Rough Tor

Coordinates: 50°35′47″N 4°37′25″W / 50.59639°N 4.62361°W / 50.59639; -4.62361
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50°35′47″N 4°37′25″W / 50.59639°N 4.62361°W / 50.59639; -4.62361

Little Rough Tor and Rough Tor viewing south west
Iron Age remains, Rough Tor.
43rd Wessex Division Memorial

Rough Tor (/ˈrtər/), or Roughtor, is a tor on Bodmin Moor, Cornwall, United Kingdom. The site is composed of the tor summit and logan stone, a neolithic tor enclosure, a large number of Bronze Age hut circles, and some contemporary monuments.


In the 19th-century the hill was known as Router and even into the late 20th Century some locals used this pronunciation.[1]


Rough Tor is approximately one mile northwest of Brown Willy, Cornwall's highest point, on Bodmin Moor. Its summit is 1313 ft (400m) above mean sea level, making it the second highest point in Cornwall. Both hills are in the civil parish of St Breward and near the town of Camelford. The De Lank River rises nearby and flows between the two hills. Rough Tor and Little Rough Tor are twin summits of a prominent ridge of granite, though there are actually three tors at the site: Showery Tor (Also known as Flat Cap Ned), Little Rough Tor, and Rough Tor.[2] Crowdy Reservoir and the Lowermoor Water Treatment Works are not far away from the hill.

Hikes to the summit and to neighbouring Brown Willy are popular, though the walk may be strenuous; a road provides easy access to a car park, which is about a mile and a half from the summit.


The summit of Rough Tor once had a neolithic tor enclosure. The summit is encircled by a series of rough stone walls that align with natural stone outcroppings on the tor. The walls would have originally completely encircled the tor and would have had numerous stone lined openings. In the interior of the circle, there are remains of terraces levelled into the slopes, which archaeologists believe formed the foundations of circular wooden houses.[3] There are also cleared areas near the terraces that have been garden plots.

Bronze Age[edit]

The Rough Tor enclosure is located in an area containing numerous upstanding monuments and other Bronze Age sites, such as Fernacre stone circle, which is only 200 metres from the site. Stannon stone circle is also located nearby, and there are numerous cairns and burial monuments in the vicinity.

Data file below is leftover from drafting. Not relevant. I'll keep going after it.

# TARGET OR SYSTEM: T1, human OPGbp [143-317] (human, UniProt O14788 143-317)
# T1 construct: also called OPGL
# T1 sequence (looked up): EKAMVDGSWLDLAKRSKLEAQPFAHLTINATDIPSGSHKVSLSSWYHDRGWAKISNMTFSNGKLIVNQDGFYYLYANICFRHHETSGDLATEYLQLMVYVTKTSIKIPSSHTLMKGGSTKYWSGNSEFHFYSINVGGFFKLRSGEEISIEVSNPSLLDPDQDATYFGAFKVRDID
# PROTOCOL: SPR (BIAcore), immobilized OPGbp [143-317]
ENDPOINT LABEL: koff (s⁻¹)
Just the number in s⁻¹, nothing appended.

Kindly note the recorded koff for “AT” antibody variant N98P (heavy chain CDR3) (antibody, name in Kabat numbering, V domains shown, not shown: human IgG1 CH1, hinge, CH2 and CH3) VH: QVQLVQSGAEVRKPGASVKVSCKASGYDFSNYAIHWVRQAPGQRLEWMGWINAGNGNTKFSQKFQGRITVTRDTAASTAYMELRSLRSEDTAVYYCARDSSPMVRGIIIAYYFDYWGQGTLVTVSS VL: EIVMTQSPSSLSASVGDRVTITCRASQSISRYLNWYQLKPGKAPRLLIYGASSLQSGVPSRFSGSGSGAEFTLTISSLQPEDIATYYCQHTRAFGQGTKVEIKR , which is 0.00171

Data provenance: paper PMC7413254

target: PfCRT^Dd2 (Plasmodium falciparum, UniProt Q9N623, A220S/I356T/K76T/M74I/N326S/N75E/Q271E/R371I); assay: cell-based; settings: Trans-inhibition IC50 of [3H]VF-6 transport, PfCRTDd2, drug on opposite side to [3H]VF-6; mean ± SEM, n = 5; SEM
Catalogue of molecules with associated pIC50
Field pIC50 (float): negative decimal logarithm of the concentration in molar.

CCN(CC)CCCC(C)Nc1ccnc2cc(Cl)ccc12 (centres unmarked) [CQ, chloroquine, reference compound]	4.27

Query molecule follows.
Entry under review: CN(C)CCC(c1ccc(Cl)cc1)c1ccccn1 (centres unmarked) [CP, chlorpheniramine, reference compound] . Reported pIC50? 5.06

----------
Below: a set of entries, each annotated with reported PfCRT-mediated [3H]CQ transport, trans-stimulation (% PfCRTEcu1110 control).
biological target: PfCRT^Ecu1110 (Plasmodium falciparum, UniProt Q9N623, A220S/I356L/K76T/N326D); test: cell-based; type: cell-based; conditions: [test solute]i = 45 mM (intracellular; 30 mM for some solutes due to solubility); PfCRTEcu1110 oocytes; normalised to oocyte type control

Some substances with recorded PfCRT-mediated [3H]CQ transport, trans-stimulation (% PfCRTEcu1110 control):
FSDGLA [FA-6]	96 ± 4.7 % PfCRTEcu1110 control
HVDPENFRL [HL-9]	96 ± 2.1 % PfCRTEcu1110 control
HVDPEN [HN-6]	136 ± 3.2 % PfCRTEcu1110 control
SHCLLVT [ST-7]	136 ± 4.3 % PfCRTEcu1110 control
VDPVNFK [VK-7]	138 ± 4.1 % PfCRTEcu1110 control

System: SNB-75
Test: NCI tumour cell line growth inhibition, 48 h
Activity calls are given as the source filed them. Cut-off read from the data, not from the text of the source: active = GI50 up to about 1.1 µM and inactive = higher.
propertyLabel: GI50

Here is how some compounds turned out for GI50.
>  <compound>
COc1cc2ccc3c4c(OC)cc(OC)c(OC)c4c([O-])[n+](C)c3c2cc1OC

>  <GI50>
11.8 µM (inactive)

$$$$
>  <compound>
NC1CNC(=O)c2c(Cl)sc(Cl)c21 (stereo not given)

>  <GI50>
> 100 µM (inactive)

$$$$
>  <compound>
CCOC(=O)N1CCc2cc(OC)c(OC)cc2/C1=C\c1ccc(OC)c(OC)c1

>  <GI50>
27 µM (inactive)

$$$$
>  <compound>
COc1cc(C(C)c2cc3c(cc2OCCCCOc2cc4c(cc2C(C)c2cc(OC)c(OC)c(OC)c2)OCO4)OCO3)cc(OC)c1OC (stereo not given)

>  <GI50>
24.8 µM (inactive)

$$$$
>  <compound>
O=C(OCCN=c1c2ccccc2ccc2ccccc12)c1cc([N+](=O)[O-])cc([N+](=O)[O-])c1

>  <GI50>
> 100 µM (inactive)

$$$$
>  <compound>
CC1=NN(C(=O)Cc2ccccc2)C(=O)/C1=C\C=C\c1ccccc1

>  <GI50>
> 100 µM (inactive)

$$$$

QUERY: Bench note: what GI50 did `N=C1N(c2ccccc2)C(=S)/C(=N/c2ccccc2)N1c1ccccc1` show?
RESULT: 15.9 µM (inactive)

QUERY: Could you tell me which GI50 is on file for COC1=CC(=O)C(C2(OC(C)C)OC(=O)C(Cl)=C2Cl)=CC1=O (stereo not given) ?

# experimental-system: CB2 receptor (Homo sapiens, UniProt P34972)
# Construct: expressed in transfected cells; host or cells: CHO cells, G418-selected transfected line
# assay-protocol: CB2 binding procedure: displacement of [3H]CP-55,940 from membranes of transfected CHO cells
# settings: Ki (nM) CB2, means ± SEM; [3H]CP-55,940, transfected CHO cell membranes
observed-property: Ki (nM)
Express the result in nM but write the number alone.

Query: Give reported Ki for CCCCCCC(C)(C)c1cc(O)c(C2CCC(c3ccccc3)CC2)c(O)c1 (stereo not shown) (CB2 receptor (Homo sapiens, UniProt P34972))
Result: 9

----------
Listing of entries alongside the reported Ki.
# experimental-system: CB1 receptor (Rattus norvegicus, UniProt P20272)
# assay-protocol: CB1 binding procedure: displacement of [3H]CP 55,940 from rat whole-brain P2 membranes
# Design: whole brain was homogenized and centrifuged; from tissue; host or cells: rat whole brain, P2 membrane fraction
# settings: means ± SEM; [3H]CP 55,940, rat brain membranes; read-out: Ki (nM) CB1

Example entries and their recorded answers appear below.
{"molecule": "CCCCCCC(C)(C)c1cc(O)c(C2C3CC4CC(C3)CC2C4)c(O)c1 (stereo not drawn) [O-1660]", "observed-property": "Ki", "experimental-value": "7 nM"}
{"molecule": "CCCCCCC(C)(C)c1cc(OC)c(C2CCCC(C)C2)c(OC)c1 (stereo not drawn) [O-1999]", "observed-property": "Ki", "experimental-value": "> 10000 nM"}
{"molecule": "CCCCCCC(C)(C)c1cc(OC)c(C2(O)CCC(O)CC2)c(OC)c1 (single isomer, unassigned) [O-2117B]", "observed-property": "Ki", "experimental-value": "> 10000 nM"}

On the southern slopes of Rough Tor, there are the remains of a large number of stone hut circles, set around three or four enclosures that may have held stock. There are also the remains of a large field system, which is partially overlain with a medieval field system. The purpose of this field system has been debated, with historians disagreeing as to whether the fields were used for cereals or for stock.[4]


The summit of the tor was once the site of a medieval chapel, which was built into the side of one of the cairns, and was dedicated to St. Michael. The chapel was recorded in the 14th century, and is the only known hilltop chapel on Bodmin Moor. As it overlooks an ancient trackway across the moor, it may have served as a guide for travellers. There are remains of a second medieval building at the bottom of the summit and a beacon may have been maintained here or at the summit by a hermit.[3]

A medieval field system based on straight lines overlays the Bronze Age field system at Rough Tor, and several medieval artifacts have been found in the area, such as the base for a stone cross, and a small stone cross.[4]


A memorial stands below Rough Tor, commemorating the men of the 43rd (Wessex) Division who lost their lives in the Second World War. The Memorial reads:


There is also a memorial to Charlotte Dymond, who was murdered on the Tor in 1844.[2]

In a programme shown in 2007 Channel 4's Time Team investigated a 500-metre cairn and the site of a Bronze Age village on the slopes of Rough Tor.[5]

There is also a Rough Tor on Dartmoor in Devon, three miles west of Postbridge.

The early colonial name for Mount Barrow, in Northern Tasmania, was 'Row Tor, - believed to be the homonym of 'Rough Tor': named by Matthew Flinders on his maritime survey.[6][7]

Popular culture[edit]

Rough Tor features in Daphne du Maurier's novel Jamaica Inn.[8]

Rough Tor and Brown Willy are listed in a Ward Lock travel guide from the 1920s as places to visit, saying that 'The scenery is wildly grand, rugged and bleak' and recommending hiring a vehicle from Camelford for the visit.[9]


  1. ^ "Newlyn East: Past and Present". The Cornishman. No. 110. 19 August 1880. p. 8.
  2. ^ a b "Rough Tor - Bednobs Bed and Breakfast".
  3. ^ a b "Rough Tor". Cornwall's Archeological Heritage.
  4. ^ a b "Rough Tor Settlement (South)". Cornwall's Archeological Heritage.
  5. ^ "Bodmin Moor, Cornwall". Channel 4: Time Team. 8 April 2007. Retrieved 9 November 2009.
  6. ^ Prettyman, Ernest. "Tasmanian Archives Online_ The Prettyman Index to Tasmanian Place Names". Retrieved 2 October 2015.
  7. ^ Johnson, R.M. "Notes on the Geology of Lake St. Clir" (PDF). University of Tasmania. Retrieved 2 October 2015.
  8. ^ Du Maurier, Daphne (1936). Jamaica Inn. New York: HarperCollins. p. 49. ISBN 9780062404893.
  9. ^ A pictorial and descriptive guide to Newquay and North Cornwall. Red guides (9th (revised) ed.). London: Ward, Lock & Co. 1927. p. 71.

External links[edit]

Media related to Rough Tor at Wikimedia Commons